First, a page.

Textiles: go green or go home


VIETNAM, Oct. 6 – The Prime Minister recently approved the Commodity Import and Export Strategy to 2030, outlining the way towards integrating green trade, fair trade, environmental protection, biodiversity and adaptability to climate change in trade.

This decision is part of Việt Nam’s efforts to embrace the green transition and fulfill its ambitious commitments at COP26.

Is Vietnamese textiles ready to follow this path and what are the challenges ahead? The secretary general of the Vietnamese Textile and Clothing Association, Trương Văn Cẩm, spoke on the subject with the Vietnamese news agency.

What do you think of the “going green” process in Vietnamese textiles?

Green development is an integral part of sustainable development, and textiles have put “going green” on their agenda.

The Vietnam Textile and Garment Association established a sustainable development committee in 2017 and took various measures to change textile enterprises.

They got results; many businesses have begun to go green by replacing coal and oil-fired steam boilers with electric ones, engaging in water treatment and reuse, and installing solar panels.

To enter its markets, Vietnamese exports must meet strict EU standards, including environmental and recycling standards. What is the impact of “going green” on textile exports in this regard?

The “going green” would not only contribute to the implementation of the national green development strategy, but also help companies meet the stringent requirements of major textile importers.

The European Union (EU) has published its sustainable and circular textile strategy, which calls for eco-design and sustainable production and consumption.

This means that fast-moving consumer products will be replaced with durable, recyclable and reusable products to reduce environmental impacts.

Higher bars also demand greater corporate responsibility towards the environment, society, employees and consumers. Businesses need the flexibility to adapt to these ever-changing standards.

Non-compliant companies will find it harder to export their products to markets. They must therefore act quickly to hold their ground, especially in the US and EU.

What are the setbacks of the “going green” process in Vietnamese textiles?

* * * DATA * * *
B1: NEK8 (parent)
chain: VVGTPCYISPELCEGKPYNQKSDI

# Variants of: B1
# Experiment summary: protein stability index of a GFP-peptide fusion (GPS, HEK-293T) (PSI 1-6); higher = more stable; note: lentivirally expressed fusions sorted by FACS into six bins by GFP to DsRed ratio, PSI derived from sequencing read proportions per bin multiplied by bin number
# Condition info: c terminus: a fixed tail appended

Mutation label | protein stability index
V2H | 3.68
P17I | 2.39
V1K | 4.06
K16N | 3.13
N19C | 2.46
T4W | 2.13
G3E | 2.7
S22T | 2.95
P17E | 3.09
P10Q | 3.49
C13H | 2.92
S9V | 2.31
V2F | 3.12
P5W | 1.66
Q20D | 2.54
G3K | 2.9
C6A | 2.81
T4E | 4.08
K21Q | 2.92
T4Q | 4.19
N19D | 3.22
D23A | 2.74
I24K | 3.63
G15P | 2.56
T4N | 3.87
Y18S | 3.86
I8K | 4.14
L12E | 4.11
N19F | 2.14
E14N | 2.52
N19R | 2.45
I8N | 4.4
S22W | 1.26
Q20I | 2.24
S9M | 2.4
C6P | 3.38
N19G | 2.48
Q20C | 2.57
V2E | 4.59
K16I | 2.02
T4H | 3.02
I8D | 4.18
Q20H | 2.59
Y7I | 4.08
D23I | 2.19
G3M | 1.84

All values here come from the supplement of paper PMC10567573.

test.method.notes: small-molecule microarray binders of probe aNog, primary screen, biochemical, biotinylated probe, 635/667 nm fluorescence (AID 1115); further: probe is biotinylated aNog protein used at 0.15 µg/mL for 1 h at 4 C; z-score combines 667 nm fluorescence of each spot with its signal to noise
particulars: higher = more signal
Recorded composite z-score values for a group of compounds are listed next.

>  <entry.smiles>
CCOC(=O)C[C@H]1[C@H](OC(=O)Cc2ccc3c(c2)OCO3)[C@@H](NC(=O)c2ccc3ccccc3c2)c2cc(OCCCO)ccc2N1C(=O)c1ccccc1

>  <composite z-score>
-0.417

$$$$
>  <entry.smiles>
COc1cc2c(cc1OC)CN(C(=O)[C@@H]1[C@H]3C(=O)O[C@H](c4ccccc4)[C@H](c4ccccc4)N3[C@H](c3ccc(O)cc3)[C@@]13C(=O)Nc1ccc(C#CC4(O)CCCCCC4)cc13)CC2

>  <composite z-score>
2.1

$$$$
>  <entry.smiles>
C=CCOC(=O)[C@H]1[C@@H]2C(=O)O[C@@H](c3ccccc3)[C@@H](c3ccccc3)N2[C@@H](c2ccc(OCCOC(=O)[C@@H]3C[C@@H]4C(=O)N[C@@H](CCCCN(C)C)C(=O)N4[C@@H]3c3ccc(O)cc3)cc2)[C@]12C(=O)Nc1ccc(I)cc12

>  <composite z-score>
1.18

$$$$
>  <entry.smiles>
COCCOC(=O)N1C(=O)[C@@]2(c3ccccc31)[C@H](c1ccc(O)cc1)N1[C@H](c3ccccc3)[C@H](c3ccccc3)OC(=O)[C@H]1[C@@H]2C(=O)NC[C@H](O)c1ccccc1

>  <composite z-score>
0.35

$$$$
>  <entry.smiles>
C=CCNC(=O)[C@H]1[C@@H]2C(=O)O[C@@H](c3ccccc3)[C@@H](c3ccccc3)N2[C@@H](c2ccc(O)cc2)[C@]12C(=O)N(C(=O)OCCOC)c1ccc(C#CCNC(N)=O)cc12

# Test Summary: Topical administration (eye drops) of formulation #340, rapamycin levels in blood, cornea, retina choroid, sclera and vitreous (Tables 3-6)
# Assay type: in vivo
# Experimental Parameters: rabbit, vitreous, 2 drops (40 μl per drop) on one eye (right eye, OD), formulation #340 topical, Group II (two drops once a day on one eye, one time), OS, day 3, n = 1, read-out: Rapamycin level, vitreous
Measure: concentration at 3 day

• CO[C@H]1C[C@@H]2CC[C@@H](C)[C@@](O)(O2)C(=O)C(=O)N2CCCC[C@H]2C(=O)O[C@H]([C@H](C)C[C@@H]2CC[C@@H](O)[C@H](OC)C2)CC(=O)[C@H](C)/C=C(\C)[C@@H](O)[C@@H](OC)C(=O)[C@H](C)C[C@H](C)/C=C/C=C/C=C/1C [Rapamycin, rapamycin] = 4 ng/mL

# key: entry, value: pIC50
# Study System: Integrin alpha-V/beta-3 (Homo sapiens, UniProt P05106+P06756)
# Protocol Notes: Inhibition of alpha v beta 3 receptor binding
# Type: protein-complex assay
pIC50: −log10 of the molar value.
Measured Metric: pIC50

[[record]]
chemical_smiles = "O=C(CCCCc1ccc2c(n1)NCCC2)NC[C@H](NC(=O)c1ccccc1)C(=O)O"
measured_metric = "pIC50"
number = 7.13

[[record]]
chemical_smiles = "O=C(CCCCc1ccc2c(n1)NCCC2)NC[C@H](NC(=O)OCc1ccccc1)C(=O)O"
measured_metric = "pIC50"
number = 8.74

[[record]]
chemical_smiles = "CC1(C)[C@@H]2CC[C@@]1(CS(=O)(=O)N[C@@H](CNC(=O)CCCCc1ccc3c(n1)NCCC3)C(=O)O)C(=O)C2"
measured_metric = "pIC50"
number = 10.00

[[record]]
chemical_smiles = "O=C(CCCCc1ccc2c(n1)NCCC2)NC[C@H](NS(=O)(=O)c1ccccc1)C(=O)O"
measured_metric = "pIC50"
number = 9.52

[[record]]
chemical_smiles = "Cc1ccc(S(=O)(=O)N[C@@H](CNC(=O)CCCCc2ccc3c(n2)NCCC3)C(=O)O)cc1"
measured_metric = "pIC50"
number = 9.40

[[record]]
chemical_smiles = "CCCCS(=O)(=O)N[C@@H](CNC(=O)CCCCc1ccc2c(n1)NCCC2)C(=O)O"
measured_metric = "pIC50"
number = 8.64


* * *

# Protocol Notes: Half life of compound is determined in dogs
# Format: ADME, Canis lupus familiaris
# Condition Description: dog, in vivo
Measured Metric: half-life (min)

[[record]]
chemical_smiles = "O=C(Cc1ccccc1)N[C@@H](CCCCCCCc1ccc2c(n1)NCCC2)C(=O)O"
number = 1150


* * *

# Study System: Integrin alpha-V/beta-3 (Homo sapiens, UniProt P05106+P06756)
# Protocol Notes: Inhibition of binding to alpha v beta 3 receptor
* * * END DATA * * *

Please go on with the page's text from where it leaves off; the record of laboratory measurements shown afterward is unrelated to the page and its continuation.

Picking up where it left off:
Three issues keep textiles from going green.

First, not all textile companies are fully aware of “going green” or well prepared for the green transition.

Second, “going green” requires significant financing, which is only possible for companies with a strong financial position. Unfortunately, most textile companies are small to medium-sized.

Third, human capital is essential to “going green” and the fourth industrial revolution. However, textile companies are still not up to standard in this regard.

“Going green” requires significant investments in equipment and the use of recycled materials and “clean” materials as inputs. However, the notions are new in Việt Nam, and little attention has been paid to them. What do you think of this situation?

Inputs are an important problem for Việt Nam because the country has to import a large volume of them to supply production.

When it comes to imported materials, companies need to make sure they are “clean” and traceable and know how to use them. Cleanliness and traceability are what they must always keep in mind.

When it comes to locally produced materials, companies must ensure that the materials are recyclable. They should also keep in mind that recyclability requires huge investments.

Recently, some companies have started focusing on eco-friendly materials, including ground coffee fibers and shell-derived fibers, to go green. However, their production scale is still small and they need more money to expand.

Raw materials are the weak point of fast-growing textiles. The industry needs more favorable government policies to improve its competitive position in the international market. Policies should include export support funds, financial assistance and a grand plan for its development. —VNS


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